'In America' moves audiences without shortcuts

by John Kim | 1/22/04 6:00am

Unlike other films about lower-class families, "In America" chooses not to concentrate on the struggles that the protagonists endure, but instead on the love that helps them survive.

The family does struggle, of course, but their lives are not irrevocably marked by despair.

Despite their squalid conditions, they are still capable of happiness, and it is in these small moments of joy that "In America" finds its voice.

The movie focuses on Johnny (Paddy Considine) and Sarah (Samantha Morton), an Irish couple that immigrates to New York City in order to start a new life.

Continually haunted by the ghost of their youngest son Frankie, who was killed in an accident a couple of years prior, Johnny has retreated into a state of emotional repression while Sarah still desperately seeks a way to fill the void in her heart.

The move to America is not easy, but this does not dampen the enthusiasm of Johnny and Sarah's two daughters, Christy (Sarah Bolger) and Ariel (Emma Bolger), who ignore the grime and dirt of their surroundings and instead find the silver lining of their situation, as only children can do.

Aided by the unflinching faith of their daughters and their neighbor Mateo (Djimon Hounsou), the tortured artist who becomes the family's guardian angel, Johnny and Sarah learn, in this foreign city, to treasure the beauty of life once again.

Jim Sheridan, the fiercely political Irish director of "My Left Foot" and "In the Name of the Father," has created a film of uncharacteristic warmth that lacks his usual fiery intensity, and this is perhaps because much of "In America" is based on Sheridan's own life.

This time, he has no injustice to rail against -- he simply wants to tell a story about the experiences that shaped him into the man he is today.

In doing this, Sheridan borders on clich at times as the characters all fall into rather easy stereotypes.

Johnny is the loving but emotionally distant father, while Sarah is the typical supportive wife with underestimated inner strength.

Meanwhile, Mateo is an amalgamation of two particular Hollywood favorites: the angry black man and the big intimidating guy with a heart of gold.

Nonetheless, the film is written, directed and acted with such earnestness that we come to care for these people anyway.

There are small scenes, like Christy's slightly off-key rendition of The Eagles' "Desperado" and Johnny's near-disastrous experience with an innocuous carnival game, that are unexpectedly poignant, and this is a testament to how richly the characters in this film are painted, stereotypes be damned.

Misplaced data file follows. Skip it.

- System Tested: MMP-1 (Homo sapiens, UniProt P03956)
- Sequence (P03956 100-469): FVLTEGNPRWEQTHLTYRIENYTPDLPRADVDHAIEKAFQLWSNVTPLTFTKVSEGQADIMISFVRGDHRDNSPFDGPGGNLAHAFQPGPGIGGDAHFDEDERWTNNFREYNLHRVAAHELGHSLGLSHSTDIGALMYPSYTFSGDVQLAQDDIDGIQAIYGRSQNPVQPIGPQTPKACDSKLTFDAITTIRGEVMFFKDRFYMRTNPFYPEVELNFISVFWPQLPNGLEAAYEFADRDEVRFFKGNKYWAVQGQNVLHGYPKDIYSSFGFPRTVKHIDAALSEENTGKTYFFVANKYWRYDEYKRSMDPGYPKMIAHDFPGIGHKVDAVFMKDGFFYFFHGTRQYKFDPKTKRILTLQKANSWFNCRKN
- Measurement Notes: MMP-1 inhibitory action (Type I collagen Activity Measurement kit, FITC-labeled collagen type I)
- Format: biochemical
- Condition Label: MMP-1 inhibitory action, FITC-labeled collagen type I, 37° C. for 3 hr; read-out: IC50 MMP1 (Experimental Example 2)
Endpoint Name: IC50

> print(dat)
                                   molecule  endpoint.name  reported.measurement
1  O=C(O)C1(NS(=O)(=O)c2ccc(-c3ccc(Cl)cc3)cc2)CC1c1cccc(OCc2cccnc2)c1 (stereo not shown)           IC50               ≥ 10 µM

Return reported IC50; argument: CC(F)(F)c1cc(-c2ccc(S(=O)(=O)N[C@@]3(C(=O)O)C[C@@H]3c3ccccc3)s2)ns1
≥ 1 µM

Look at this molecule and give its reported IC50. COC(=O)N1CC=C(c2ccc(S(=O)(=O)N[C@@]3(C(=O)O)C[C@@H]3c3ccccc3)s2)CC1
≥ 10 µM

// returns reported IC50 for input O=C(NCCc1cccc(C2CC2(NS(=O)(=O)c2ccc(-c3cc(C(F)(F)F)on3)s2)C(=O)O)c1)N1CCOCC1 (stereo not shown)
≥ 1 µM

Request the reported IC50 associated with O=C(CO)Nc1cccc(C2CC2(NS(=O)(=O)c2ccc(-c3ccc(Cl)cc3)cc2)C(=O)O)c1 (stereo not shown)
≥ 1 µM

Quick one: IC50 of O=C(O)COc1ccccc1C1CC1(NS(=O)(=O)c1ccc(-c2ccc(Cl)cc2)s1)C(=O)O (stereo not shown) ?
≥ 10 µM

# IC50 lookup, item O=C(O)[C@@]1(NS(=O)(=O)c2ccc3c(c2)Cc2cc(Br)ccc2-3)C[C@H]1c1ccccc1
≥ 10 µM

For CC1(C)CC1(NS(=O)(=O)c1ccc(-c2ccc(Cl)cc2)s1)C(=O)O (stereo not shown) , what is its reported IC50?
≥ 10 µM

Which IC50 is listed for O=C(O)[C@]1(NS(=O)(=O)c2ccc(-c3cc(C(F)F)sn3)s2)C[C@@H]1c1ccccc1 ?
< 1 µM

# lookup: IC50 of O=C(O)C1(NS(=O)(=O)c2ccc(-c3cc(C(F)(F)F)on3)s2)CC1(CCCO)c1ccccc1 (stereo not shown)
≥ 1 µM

The work of Considine, Morton and Hounsou is beyond reproach, as they perfectly mine the essences of their respective characters, without ever allowing their portrayals to degenerate into caricature.

The acting potential each of the three had shown in their previous work is clearly being realized in this film, and they all deserve to be recognized for it.

However, the real accolades should go elsewhere as everyone on-screen is upstaged by 13-year old Sarah Bolger who simply lights up the screen.

In a year filled with remarkable child performances (Evan Rachel Wood in "Thirteen," Keisha Castle-Hughes in "Whale Rider"), Bolger stands out as the eyes through which we see Sheridan's world. There is nary a hint of awkwardness in Bolger's turn; she is, without exaggeration, the glue that holds the movie together.

Yet while Sheridan's latest may bring tears to the eyes of the particularly sensitive, it is hurt by its utter lack of conflict.

"In America" is to be praised for avoiding the unrelenting pessimism seen in other similar films, but the gloss is sometimes excessive.

It would have been interesting, for instance, to present some kind of contrast between this family still searching for the American dream and their cokehead neighbors for whom the dream has already failed, yet this never happens.

Sheridan knows what he is doing, though, and this overly rose-colored treatment does not kill the movie.

It may manipulate the audience, but it does so without cheating, and what results is a genuinely moving, emotionally uplifting experience that doesn't make you feel guilty afterwards.

"In America" is not a perfect movie by any stretch of the imagination. But it does have heart, and sometimes, that's enough to make a movie work.